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Constellation Guide: = BAD //

= AVERAGE // = BRILLIANT //

= DECENT // = MASTERPIECE

He who never timing self-released

Social networking hasn’t just boosted interactivity between musicians and fans in the ‘I LUFF U CAN I GET AN RT PLZ?’ sense; it’s done much more than that. Facebook and Twitter enable artists to link fans to fundraising recording campaigns, which means dreams of a new record can become a reality. This is precisely what Aaron Rosell, aka He Who Never, has done for his second EP, Timing. Rather than asking friends to dedicate an inconceivable of amount of unpaid time to help him record his latest efforts, he set up an Indiegogo campaign to pay them back. Appropriately, this do-gooder from Minnesota has made an entirely open and honest record in Timing. Lyrics detail relationships thwarted by distance, the uncertainties of growing up, memories, hopes, regrets and redemption. Lead single ‘Pardon’ is one polished and powerful piano ballad. The galloping drums and clean keys do well to keep up with Rosell’s absolutely stunning recording voice, helping transform the track from docile beginnings to a tectonic-shifting blow-out. The next few tracks open with those same, vacant piano chords and you begin to worry what similarities the rest of the EP will harness. Thankfully, ‘Mirrors’ presents something altogether different: a dark, minor note driven track full of menacing echoes, skittish guitar harmonics and mechanical drum patterns. It’s not unlike something Muse would pen in their early days, save for the rather incongruous but impressive rap from collaborating artist Metasota. ‘Fault Lines’ jolts back to the calmness of EP opener, ‘Oars’, but finally forces full expression out of Rosell. Breathy falsettos welcome in a seven minute build-up, while bottleneck guitars and heavyweight drums flesh out the song’s beautifully sombre piano notes. Timing lacks the variation that would make it a sure-fire hit, but the remarkable songwriting and solid production behind it do more than make it an enjoyable listen. Timing proves that Rosell has undeniable talent, and a whole host of people who believe in it. Charlotte Krol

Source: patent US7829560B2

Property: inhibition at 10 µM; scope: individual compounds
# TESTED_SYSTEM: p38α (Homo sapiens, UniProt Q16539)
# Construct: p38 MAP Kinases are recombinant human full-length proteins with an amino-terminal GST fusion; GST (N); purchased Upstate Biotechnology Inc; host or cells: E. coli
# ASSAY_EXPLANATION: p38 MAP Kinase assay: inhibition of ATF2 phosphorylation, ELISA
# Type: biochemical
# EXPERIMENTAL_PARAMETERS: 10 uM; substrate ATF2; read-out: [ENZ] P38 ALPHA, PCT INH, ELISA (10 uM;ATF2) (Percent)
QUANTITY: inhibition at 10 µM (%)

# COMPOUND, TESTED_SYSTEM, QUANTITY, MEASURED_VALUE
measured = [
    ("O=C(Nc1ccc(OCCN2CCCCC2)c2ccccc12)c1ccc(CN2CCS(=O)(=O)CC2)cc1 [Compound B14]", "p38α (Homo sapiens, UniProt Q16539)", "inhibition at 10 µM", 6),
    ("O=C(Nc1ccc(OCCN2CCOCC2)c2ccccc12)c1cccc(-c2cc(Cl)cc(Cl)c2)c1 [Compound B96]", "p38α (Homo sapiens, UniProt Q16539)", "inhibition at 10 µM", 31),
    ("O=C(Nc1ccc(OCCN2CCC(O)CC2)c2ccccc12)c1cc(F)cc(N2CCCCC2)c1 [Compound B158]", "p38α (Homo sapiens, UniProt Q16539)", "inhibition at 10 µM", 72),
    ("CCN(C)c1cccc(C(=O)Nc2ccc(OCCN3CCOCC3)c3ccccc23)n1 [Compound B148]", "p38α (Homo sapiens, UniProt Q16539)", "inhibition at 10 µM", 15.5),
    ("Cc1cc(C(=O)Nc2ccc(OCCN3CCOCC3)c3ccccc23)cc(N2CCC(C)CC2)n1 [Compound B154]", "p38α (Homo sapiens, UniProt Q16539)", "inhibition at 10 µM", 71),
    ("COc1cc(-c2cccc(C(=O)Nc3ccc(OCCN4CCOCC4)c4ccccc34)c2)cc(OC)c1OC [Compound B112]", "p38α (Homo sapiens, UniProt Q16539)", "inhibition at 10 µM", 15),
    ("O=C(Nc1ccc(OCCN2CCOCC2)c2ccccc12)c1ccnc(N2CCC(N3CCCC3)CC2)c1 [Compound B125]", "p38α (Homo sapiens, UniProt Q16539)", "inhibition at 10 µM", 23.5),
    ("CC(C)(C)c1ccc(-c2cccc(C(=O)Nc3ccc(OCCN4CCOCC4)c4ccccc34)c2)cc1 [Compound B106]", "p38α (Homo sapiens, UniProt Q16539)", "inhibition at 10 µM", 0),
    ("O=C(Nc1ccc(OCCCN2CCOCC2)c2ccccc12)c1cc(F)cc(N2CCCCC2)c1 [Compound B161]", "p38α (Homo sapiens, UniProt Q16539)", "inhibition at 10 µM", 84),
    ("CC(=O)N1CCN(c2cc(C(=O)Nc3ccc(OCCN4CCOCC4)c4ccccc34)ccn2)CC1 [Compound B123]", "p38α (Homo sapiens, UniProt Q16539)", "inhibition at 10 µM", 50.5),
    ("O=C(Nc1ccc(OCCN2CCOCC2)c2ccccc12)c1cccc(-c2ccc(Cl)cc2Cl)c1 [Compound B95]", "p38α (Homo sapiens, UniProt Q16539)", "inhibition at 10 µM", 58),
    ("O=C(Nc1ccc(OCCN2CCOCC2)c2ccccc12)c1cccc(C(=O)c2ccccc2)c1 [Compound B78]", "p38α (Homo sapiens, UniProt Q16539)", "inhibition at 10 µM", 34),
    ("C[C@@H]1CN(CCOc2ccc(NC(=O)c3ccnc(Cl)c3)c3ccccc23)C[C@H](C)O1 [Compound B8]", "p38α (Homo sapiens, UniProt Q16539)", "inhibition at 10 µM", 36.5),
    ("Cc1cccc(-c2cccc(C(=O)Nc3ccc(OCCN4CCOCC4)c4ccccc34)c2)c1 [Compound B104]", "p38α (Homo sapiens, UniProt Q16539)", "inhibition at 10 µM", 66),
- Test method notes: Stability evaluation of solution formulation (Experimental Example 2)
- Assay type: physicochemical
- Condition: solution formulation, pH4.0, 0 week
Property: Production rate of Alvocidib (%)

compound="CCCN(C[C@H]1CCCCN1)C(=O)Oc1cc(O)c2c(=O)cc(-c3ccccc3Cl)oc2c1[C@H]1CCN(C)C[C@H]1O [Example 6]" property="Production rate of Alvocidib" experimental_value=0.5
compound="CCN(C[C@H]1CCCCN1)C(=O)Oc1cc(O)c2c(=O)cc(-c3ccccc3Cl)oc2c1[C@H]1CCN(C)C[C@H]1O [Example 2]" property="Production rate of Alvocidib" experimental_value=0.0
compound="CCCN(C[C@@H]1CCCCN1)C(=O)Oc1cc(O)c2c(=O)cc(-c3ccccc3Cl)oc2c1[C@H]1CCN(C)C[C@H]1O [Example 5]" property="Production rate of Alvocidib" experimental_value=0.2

My Grey Horse Stop before the dry river CRC

Hailing from Stratford-Upon-Avon, but finding core pockets of fans in Oxfordshire, Birmingham and London, My Grey Horse have been signed up to CRC Music Group since 2011 and released their debut EP, The Markley Banks, early last year to mass acclaim. With the release of this exquisite new EP, Stop Before The Dry River, many are tipping My Grey Horse as a banker for a big breakthrough in 2013.  EP opener, and recent single, ‘Need Wood’ is a catchy indie-pop hit-in-waiting; brotherly backing harmonies, an unshakable vocal hook and a languid, punchy guitar style are reminiscent of early Weezer. ‘Big Night’ is the best track on the EP. The chirpy synth line and the lilting, interweaving harmonies lie at odds with the melancholic lyricism: beautifully bittersweet.  Had the first two tracks been released as a double a-side, this would have been the perfect release. Despite the wonderful squawking guitars on ‘Last Chance’, the track fails to reach the absorbing heights of the previous two and the acoustic tenderness of ‘Catch Up’ feels like a somewhat superfluous addition. 

“a catchy indie-pop hit in waiting... brotherly backing harmonies, an unshakeable vocal hook and a languid, punchy guitar style” These boys certainly know how to write pleasingly catchy tunes and with songs like ‘Need Wood’ and ‘Big Night’ under their belt, it is clear to see why this is one horse worth backing all the way. Tom Jowett

MUSIC 09

Issue #6: Feb/Mar 2013  

Welcome to the sixth issue of Spires, Oxford's best culture magazine!

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